To plant, dig a hole large enough to take the roots when fully outspread, remembering that the point at which the plant was originally budded should be sufficiently low in the hole to be 2.5cm below the surface of the soil when it is filled in. Distribute the roots evenly round the hole and put in a little fine soil to which has been added a small amount of bone meal.

Fill in a further 5cm of ordinary soil over the roots and tread in firmly. Tread in additional soil firmly at each stage as the hole is filled. Roses must be firmly planted. If they are not the winds of winter will loosen the roots and may cause the newly planted rose to die.

Generally speaking, the depth of holes in which the roses are to be planted will vary between 10-20cm but examination of the plants will show quite clearly the depth to which they were originally planted and this depth should be adhered to provided that it does place the point at which the stock was budded just below the surface of the soil.

How to Prune Roses

Tips for Pruning Bush Roses, Floribunda or Hybrid Tea

Bush Roses should be well pruned in mid-March in Southern England and further north this should be deferred at such a rate that in the North of Scotland it is done in the second week of April.

Floribunda Roses are a little tenderer and should be pruned one week later than the above dates.

Newly planted Hybrid Tea Roses should always be pruned back hard in the spring, provided the roots are firmly established, leaving only three or four eyes per stem, generally leaving about 15-25cm in length. Roses are roughly pruned in the nursery to approximately 35-45cm of stem. If left unpruned they will die back along the stem and perish or produce leggy poor specimens.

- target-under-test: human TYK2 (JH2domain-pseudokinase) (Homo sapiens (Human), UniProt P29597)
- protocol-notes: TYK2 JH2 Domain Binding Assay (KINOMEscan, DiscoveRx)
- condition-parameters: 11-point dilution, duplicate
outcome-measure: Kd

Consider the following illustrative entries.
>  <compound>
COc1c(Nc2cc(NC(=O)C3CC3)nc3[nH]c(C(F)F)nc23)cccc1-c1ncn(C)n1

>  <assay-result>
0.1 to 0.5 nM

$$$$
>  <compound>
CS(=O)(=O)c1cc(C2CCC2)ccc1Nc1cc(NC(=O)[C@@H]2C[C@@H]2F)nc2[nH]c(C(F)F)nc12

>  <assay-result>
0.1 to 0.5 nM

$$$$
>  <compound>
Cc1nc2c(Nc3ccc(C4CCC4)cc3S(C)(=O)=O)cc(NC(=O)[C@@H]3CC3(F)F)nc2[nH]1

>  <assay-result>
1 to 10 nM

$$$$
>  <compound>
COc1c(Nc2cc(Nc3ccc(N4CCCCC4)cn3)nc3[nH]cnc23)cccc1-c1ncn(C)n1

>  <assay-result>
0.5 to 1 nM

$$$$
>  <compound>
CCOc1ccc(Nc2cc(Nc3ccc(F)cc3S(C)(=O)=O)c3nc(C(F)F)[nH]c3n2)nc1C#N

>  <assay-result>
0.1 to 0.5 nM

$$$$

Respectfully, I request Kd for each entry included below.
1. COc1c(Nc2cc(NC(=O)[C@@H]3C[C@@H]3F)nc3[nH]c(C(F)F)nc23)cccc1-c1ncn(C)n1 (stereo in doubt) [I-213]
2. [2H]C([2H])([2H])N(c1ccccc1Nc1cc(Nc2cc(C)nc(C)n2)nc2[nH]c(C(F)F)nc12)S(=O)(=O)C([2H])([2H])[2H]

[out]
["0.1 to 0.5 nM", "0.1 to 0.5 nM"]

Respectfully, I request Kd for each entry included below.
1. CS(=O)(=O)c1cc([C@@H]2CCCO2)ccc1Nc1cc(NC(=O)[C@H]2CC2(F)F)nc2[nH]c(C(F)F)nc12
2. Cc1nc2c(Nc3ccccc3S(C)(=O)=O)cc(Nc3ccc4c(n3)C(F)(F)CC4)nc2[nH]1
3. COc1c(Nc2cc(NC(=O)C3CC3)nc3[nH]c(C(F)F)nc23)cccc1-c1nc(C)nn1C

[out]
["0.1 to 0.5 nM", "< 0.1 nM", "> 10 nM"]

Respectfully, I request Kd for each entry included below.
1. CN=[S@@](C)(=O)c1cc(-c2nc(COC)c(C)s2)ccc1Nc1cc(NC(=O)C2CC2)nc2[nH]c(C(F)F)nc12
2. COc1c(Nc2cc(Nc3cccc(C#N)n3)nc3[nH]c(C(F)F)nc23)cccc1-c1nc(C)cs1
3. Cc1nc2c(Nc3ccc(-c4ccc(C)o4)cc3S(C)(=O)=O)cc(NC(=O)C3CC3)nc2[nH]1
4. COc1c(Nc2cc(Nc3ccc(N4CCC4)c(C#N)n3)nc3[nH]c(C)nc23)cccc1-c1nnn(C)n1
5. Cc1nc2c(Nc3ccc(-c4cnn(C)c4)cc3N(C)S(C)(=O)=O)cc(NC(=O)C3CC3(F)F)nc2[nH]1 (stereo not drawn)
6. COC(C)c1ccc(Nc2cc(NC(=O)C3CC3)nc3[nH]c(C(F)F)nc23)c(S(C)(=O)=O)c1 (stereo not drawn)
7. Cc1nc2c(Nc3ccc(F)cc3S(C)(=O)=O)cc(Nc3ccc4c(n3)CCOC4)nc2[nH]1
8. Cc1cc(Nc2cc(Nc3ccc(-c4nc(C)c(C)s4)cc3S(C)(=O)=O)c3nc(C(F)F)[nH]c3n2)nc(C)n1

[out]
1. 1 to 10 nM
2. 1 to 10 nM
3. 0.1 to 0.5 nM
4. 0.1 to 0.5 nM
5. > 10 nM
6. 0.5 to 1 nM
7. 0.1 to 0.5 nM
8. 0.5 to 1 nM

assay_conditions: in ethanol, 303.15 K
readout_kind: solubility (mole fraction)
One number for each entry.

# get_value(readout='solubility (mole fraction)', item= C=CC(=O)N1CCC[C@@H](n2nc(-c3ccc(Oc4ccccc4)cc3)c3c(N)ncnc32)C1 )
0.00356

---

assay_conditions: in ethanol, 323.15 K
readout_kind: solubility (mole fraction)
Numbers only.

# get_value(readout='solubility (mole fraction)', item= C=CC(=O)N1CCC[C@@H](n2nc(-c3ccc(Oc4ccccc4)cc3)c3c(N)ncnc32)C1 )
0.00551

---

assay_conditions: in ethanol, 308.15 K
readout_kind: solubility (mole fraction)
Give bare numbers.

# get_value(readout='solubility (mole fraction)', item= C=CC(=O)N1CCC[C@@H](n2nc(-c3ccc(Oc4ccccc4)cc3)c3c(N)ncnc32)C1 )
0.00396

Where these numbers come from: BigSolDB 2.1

Tips for Pruning Climbing Roses

Do not prune for two years after planting and then only sparsely, removing unrequired growing tips. Weak or dead wood should be removed.

Stake well with expandable ties, driving in the stake below the head of the tree. Plant Rose Tree to old soil mark level. Put liberal amounts of planting medium in hole. Prune back well in spring to good bud.

Tips for Pruning Miniature Roses

Miniature versions of Hybrid Tea or Floribunda and should be treated the same, allowing for the difference of scale. Miniature Roses are ideal for borders and rockeries or as pot plants, though they should be in the dry atmosphere of the house only for limited periods. Prune hard after planting.

Read our Pruning Guide for More Info

How to Prune: Climbing Plants

Climbing Plants

Climbing plants can benefit from regular pruning to ensure that they do not become too overgrown and out of control.

Clematis, will need to be pruned to about 20cm on planting. Most Clematis plants will require you to remove dead heads and stems, cutting back to where strong buds appear (in late winter).

 

 

Clematis ‘Nelly Moser’ and ‘Ville de Lyon’ only require light pruning (in February) in subsequent years. Clematis jackmanii should always be pruned back hard while Montana type Clematis such as Montana Mayleen, which is very vigorous, just needs to be cut back to control.

 

Lonicera, commonly known as the fragrant Honeysuckle, just need you to trim out the wood occasionally after flowering, removing the longer wayward shoots that have become overgrown or beginning to die off.

 

 

Evergreen Trachelospermum jasminoides  can be pruned in late winter and early spring when the flowering has finished.